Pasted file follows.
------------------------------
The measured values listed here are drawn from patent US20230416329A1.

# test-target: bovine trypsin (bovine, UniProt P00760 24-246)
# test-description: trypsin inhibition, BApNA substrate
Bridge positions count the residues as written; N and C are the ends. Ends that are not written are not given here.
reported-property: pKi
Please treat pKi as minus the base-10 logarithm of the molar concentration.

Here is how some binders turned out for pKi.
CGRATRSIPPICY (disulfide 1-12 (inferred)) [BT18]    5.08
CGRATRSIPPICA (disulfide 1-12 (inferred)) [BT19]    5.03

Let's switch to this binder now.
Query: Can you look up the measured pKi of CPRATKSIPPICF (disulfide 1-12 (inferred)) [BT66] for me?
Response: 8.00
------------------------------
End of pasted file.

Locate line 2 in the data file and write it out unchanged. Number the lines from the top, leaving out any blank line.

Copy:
# test-target: bovine trypsin (bovine, UniProt P00760 24-246)